Accessibility links

Mongolian Political Crisis Deepens


Mongolian lawmakers are debating whether to dissolve the coalition government after more than half the cabinet resigned this week. The move appears to be a power play by Mongolia's former Communists.

Hundreds of protesters took to the streets in the Mongolian capital, Ulaanbaator, demanding that the formerly communist Mongolian People's Revolution Party reverse its decision to quit the government.

The MPRP triggered a political crisis Wednesday when its 10 ministers resigned from the 18-member cabinet of Prime Minister Elbegdorj. They say it is impossible to work in such a diverse coalition.

The former Communists have been sharing power with the three-party Motherland Democracy Coalition since 2004, when it took weeks to form a government after hotly contested parliamentary elections.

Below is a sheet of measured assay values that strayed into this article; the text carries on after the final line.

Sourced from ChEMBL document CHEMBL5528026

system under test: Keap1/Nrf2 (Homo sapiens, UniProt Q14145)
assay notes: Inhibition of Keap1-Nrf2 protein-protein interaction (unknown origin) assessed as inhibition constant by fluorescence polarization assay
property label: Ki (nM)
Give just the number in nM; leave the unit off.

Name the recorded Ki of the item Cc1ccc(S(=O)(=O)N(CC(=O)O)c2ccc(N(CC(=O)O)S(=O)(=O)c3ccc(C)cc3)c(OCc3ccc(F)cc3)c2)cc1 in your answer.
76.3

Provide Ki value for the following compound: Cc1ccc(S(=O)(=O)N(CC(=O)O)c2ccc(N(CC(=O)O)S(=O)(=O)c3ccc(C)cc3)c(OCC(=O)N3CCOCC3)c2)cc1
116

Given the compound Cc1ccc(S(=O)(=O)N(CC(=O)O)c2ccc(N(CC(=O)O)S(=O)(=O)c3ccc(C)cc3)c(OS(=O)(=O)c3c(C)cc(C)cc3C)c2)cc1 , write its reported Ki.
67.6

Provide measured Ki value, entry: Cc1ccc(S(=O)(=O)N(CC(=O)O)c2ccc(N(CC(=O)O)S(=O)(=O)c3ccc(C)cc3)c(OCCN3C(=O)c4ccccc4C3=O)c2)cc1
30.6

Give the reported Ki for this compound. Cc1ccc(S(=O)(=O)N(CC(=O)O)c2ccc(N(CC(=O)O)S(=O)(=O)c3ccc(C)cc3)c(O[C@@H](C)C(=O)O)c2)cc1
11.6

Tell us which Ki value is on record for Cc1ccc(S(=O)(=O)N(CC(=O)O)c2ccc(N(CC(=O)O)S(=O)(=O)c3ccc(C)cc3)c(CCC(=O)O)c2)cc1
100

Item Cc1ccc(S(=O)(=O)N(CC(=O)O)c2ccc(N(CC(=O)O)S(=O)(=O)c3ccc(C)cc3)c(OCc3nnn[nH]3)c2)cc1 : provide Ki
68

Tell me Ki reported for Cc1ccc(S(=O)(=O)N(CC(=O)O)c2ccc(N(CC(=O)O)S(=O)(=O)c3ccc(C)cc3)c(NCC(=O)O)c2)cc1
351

Mongolia's leaders have said all along that the coalition has been an uneasy one. However, on a visit to Beijing late last year, President Enkhbayar of the MPRP pledged his country remained committed to democratic principles despite what he said are "challenges and problems."

"We try to be a responsible, democratic country in this part of the world, and try to show to the small countries and other countries in the region and also in the world that there is nothing [to be] scared [of in] becoming a democratic country and a market-oriented economy," he said.

The former Communist state has drawn praise from U.S. officials for its transition to democracy and free trade. President Bush, who last November was the first sitting American leader to visit Mongolia, called the central Asian nation an "example of success" for the region and the world.

Mongolia is among the nations that have joined the United States in deploying troops to Iraq and Afghanistan.

XS
SM
MD
LG